I am relieved that some bands don’t feel the need to put their feet harder down on the metal pedal to become known as a neo-prog act. I am very pleased to inform you that Mog are one such band and recorded an album that melts traditional prog ethos with interesting rhythms and lovable madness.
Drawing on their considerable experience gained with various bands from the late seventies and eighties , founder members Phil Swinburne and Lewy Richardson have created something very special to listen to. It is very uplifting to see a band putting theatre back into music.
Having witnessed Mog playing Jack The Vicar live I thought it would never lend itself to hard copy due to it’s theatrical production values. I am pleased to inform all how wrong I was. From the very outset of the album sensibly entitled “Jack, The Beginning” the journey twists turns never leaving time for boredom to set in.
“Big House” is shear joy to listen to with a bass line to die for. Indeed Gavin Bell’s bass playing throughout is rock solid and not for the faint of heart. Giving way to a chapter of the story representing Jack the Vicar’s disillusionment with war and all that goes with it “Glory War” and “War Boy” move the band into an area usually frequented by Roger Waters.
There are so many musical styles present throughout “Jack The Vicar”. You can hear traces of the damned and U2 as well as the usual prog suspects. Yes, it really is that varied. I praise the album for not being over polished and truthful. Mog have to be commended for spurning false dialect in place of originality in much the same way that The Proclaimers did all those years ago.
Holding true to their Northern roots, Mog enlisted the narration skills of Mick Crannage which adds another dimension to the delivery of the tale. It would have been very easy to have found a Richard Burton sound alike but in my view the honest earthy approach simply works a treat again making the whole project more original.
Mick Crannage’s Northern pronouncement gives way to “The Awakening” finding Mog in a more tribal groove. After such an outing with heavy electronic percussion and almost chant the pace was lessened to make way for what is possibly the best song on the album “Mother Midnight”. On first hearing this lilting ballad the listener could be forgiven for thinking Moby had teamed up with Gerry and the pacemakers.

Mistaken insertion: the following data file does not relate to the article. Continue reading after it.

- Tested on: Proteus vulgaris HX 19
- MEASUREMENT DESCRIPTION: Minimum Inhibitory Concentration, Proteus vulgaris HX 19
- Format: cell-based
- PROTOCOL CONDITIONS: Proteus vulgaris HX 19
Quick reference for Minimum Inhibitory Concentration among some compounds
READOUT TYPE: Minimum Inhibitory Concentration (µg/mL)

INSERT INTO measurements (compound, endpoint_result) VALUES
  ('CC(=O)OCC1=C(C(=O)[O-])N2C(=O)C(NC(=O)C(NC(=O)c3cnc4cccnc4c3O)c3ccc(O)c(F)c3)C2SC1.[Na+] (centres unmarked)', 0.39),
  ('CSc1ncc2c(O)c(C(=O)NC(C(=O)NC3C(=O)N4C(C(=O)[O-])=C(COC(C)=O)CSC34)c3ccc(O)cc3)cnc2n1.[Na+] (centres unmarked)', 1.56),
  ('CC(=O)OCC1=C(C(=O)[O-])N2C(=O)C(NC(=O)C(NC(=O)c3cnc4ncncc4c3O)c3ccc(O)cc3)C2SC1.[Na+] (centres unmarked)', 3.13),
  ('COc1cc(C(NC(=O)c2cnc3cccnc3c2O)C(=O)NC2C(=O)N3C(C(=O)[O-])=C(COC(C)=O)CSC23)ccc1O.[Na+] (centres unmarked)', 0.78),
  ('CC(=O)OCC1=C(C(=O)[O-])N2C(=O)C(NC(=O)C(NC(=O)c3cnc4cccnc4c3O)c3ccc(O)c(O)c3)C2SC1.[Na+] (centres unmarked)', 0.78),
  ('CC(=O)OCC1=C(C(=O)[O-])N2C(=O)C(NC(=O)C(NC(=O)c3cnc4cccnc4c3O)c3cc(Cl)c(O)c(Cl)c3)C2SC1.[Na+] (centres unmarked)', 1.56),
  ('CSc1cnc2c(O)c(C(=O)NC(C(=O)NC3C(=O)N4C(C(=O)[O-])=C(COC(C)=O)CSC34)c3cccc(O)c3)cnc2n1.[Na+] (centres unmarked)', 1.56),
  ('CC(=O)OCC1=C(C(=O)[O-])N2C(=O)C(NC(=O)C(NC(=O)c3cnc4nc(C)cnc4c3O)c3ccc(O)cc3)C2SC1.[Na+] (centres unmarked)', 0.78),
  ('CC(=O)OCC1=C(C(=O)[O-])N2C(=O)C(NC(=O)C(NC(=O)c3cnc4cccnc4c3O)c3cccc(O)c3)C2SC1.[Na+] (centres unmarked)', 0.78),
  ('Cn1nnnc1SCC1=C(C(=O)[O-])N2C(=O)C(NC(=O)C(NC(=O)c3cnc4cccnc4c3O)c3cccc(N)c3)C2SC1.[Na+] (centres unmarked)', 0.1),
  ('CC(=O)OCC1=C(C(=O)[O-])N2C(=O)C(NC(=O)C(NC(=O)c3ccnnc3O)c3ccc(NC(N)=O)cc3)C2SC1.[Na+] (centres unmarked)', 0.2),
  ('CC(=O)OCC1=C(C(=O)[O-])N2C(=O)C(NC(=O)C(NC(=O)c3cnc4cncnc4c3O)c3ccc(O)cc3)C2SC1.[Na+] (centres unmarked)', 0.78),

We are informed that Mother Midnight was indeed a witch dating back to the seventeen or eighteen hundreds. All very relevant we assure you. Hopefully we can be more clear about this when we track the boys down and get chance to interrogate them about the whole thing so watch this space. This song is far too short for our liking.
The title song is a great jaunty, music hall stomp of a piece and does justice to the albums title and concept. It is fun and light hearted adding just a little humour to the proceedings. “The Emperor” Slows things down a tad just in time for a suitable finale in “Kingdoms End” which is a suitably rousing end to a modern takes on a Victorian adventure. There is a lot of what used to be called music hall on this album. The songs are strong and very memorable. “Jack The Vicar” is an album of songs best listen to in their entirety and not in solitude. What the hell it’s all about is anyone’s guess. As soon as we find out we’ll let you know. In the meantime though, my suggestion would be to click on to Itunes and treat yourself. It’s ridiculous that you could download the whole album for less than the price of a couple of pints. Mog are in the studio working on their next album as we speak. If it’s half as good as this one you’ll find it at The Progmeister house. Check them out.